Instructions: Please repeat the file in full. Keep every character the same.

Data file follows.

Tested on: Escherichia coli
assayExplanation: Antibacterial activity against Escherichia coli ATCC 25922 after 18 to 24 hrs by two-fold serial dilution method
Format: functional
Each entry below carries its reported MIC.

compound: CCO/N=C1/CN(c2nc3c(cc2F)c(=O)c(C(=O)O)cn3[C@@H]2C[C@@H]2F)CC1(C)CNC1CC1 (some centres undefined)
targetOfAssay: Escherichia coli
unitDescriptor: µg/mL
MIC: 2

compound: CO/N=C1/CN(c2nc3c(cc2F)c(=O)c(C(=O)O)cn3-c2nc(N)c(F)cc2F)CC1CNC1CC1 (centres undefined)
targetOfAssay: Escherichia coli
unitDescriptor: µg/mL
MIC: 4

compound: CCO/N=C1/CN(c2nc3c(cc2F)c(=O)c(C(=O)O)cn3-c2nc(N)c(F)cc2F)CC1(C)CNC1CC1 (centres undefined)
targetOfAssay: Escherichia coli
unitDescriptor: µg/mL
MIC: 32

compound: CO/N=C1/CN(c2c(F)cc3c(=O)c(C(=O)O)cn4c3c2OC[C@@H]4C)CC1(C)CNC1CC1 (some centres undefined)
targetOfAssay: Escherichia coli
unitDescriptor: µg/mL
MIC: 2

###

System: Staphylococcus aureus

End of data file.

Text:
Tested on: Escherichia coli
assayExplanation: Antibacterial activity against Escherichia coli ATCC 25922 after 18 to 24 hrs by two-fold serial dilution method
Format: functional
Each entry below carries its reported MIC.

compound: CCO/N=C1/CN(c2nc3c(cc2F)c(=O)c(C(=O)O)cn3[C@@H]2C[C@@H]2F)CC1(C)CNC1CC1 (some centres undefined)
targetOfAssay: Escherichia coli
unitDescriptor: µg/mL
MIC: 2

compound: CO/N=C1/CN(c2nc3c(cc2F)c(=O)c(C(=O)O)cn3-c2nc(N)c(F)cc2F)CC1CNC1CC1 (centres undefined)
targetOfAssay: Escherichia coli
unitDescriptor: µg/mL
MIC: 4

compound: CCO/N=C1/CN(c2nc3c(cc2F)c(=O)c(C(=O)O)cn3-c2nc(N)c(F)cc2F)CC1(C)CNC1CC1 (centres undefined)
targetOfAssay: Escherichia coli
unitDescriptor: µg/mL
MIC: 32

compound: CO/N=C1/CN(c2c(F)cc3c(=O)c(C(=O)O)cn4c3c2OC[C@@H]4C)CC1(C)CNC1CC1 (some centres undefined)
targetOfAssay: Escherichia coli
unitDescriptor: µg/mL
MIC: 2

###

System: Staphylococcus aureus